Experience Begins Well Before the Bed

We have all had that feeling of dread when we have to attend a medical appointment, particularly if it happens to be within a hospital either as an in-patient or an out-patient.

Any medical appointment is naturally a cause for concern and stress, but the dread can also stem from the entire experience. Where am I going to park? How am I going to find my way around? How long am I going to have to wait? What if I need information? What if I hate the experience? I hope the doctor is good and I hope I am cared for well by the nursing staff.

While doctors, nurses and admin staff are at the core of any medical service, as a patient your experience begins well and truly before the bedside, and will often continue after as well. Some hospitals look at online check-in and provide plenty of information online for access, but it often gets lost in the physical presence, and getting this integration between the digital and the physical environment balanced can yield fantastic results to the patient/visitor experience and even patient health. Let us look at some of the most common complaints out there.


Finding My Way Around

A common complaint about the experience of being in a hospital is that finding the way through a typically large environment can be daunting. Hospitals have done amazing things with static signs and colour coding to assist in this problem, but that has its limitations, and others have looked to address this with volunteers and admin staff to assist; however, the quality and availability of such resources can define the experience to the visitor, which can be a tough thing to monitor and keep consistent. The result is frustration and dread, and all of these feelings are occurring before the appointment even begins!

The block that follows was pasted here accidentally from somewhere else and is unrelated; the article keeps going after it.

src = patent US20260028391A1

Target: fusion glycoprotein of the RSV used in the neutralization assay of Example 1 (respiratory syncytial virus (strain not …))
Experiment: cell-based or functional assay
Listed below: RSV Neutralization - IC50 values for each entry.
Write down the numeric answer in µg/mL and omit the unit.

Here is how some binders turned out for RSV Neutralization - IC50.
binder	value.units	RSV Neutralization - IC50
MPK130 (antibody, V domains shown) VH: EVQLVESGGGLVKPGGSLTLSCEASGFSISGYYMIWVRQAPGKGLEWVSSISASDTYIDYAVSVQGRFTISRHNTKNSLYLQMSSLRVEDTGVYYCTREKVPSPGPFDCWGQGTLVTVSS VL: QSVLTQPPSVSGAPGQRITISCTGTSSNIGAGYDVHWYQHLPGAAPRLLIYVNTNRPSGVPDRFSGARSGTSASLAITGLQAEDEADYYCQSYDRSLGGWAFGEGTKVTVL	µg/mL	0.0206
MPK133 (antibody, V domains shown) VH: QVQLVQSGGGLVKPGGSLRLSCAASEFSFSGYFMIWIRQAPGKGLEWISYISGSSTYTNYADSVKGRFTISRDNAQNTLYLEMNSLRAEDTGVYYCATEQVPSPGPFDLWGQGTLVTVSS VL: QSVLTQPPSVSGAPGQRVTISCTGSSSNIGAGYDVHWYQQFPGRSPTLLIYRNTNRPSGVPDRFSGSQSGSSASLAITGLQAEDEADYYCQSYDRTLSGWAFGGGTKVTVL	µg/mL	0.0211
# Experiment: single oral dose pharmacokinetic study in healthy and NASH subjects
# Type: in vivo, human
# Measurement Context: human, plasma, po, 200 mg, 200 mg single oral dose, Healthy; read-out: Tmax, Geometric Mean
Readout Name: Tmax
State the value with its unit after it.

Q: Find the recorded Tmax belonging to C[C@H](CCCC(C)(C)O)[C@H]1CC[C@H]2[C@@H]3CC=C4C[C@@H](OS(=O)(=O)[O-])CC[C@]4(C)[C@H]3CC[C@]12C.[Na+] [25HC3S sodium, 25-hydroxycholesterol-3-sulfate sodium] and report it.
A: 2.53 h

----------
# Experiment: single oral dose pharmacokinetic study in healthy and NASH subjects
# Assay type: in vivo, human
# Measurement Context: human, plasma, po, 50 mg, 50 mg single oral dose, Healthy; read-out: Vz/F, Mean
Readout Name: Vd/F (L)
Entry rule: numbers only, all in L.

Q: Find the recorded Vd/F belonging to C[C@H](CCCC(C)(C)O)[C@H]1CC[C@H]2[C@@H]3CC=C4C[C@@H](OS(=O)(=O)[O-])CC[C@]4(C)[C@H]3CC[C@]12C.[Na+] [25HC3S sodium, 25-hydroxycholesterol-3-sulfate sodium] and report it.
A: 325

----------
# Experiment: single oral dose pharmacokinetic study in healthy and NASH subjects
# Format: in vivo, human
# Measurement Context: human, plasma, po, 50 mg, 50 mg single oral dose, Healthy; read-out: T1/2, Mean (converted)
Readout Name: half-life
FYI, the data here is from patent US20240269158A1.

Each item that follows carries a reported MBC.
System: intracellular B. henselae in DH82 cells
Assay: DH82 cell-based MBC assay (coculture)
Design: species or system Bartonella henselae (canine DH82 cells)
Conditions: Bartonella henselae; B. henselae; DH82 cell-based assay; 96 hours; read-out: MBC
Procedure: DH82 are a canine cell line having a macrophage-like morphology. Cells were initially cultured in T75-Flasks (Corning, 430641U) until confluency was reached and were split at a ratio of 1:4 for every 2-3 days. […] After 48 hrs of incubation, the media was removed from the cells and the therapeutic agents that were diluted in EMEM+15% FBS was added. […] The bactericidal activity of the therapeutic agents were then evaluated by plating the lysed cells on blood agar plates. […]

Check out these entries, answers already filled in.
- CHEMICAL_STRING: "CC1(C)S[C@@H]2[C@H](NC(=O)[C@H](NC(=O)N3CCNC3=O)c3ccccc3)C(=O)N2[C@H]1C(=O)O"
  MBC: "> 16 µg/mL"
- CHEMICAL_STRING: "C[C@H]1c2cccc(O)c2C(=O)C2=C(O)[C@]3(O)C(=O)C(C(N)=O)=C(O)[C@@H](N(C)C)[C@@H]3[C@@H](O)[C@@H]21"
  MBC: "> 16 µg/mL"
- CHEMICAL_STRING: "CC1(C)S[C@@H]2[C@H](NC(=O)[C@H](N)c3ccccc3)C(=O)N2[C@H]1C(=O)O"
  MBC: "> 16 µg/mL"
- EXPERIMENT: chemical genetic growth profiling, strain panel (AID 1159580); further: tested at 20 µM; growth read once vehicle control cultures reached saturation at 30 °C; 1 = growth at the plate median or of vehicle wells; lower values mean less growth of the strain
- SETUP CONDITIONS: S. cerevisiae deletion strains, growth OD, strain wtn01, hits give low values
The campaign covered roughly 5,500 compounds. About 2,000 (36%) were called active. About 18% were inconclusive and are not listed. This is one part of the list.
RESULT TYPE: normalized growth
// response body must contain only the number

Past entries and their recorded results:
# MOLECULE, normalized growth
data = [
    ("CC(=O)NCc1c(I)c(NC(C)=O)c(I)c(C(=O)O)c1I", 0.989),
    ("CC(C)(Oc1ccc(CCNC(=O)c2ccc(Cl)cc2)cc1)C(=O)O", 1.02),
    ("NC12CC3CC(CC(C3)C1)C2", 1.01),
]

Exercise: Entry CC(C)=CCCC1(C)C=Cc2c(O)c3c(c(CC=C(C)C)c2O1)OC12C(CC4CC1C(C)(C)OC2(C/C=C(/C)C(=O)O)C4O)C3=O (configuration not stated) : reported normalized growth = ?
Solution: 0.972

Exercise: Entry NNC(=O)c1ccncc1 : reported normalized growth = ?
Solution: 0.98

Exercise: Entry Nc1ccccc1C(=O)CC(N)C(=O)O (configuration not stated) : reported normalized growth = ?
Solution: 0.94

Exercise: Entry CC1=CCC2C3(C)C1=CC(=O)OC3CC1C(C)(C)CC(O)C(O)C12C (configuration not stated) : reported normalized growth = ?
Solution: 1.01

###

Digital is not a replacement for static signage or people, but it is complementary to it. There are many digital wayfinding solutions that do amazing things, and Google has taken this further with their Indoor Maps initiative that allow you to map out your facility and allow customers to track themselves inside (see more here). However, patient behaviour will have the patient look for signs, directories and staff to assist. Digitising your directories to make them interactive is a very effective option, allowing customers to search for their facility and then either be given a map on the screen, a printable map or even scan on their phone to go to a mobile friendly map which they can take with them. These directories can be multilingual, accessible and centrally controlled, allowing quick updates as doctors change or are only available on certain days. Let’s face it – boards like the one above are hard to navigate, difficult to maintain and are not aesthetically pleasing – particularly for hospitals looking to present themselves as digitally-enabled. With digital, you can get particularly clever and allow visitors to leave feedback or even book a taxi, as well as gather useful data which can help track traffic flow in the hospital.

Beacon integration is another digital solution that can turn a static sign into something intelligent. If the customer has downloaded your App, they can be served content or wayfinding messages as they come close to specific signs or areas. You can use these low cost devices to create hot zones whereby a patient/visitor passes, they are given messages relevant to the area.  You can use multiple beacons to triangulate a person – giving very accurate wayfinding solutions for those that want that level of service, personalising content to suit the users requirements, or just a message to donate when they pass areas managed by the foundation.